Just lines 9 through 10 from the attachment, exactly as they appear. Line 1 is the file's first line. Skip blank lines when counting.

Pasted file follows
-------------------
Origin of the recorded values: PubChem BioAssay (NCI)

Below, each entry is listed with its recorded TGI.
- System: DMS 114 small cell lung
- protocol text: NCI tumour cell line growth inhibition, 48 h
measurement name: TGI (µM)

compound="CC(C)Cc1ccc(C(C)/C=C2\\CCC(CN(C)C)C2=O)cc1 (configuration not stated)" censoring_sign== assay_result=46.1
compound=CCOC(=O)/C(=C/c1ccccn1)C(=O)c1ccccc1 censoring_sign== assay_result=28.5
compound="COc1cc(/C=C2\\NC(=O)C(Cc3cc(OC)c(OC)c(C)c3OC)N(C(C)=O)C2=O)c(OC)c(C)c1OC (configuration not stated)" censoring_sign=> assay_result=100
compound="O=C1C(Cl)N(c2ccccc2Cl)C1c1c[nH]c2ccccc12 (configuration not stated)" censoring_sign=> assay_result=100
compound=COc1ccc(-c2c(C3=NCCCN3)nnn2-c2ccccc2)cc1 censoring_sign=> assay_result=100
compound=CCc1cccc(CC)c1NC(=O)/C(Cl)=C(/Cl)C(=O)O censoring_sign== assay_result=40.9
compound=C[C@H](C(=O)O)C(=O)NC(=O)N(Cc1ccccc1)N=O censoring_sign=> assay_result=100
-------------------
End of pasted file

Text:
compound="O=C1C(Cl)N(c2ccccc2Cl)C1c1c[nH]c2ccccc12 (configuration not stated)" censoring_sign=> assay_result=100
compound=COc1ccc(-c2c(C3=NCCCN3)nnn2-c2ccccc2)cc1 censoring_sign=> assay_result=100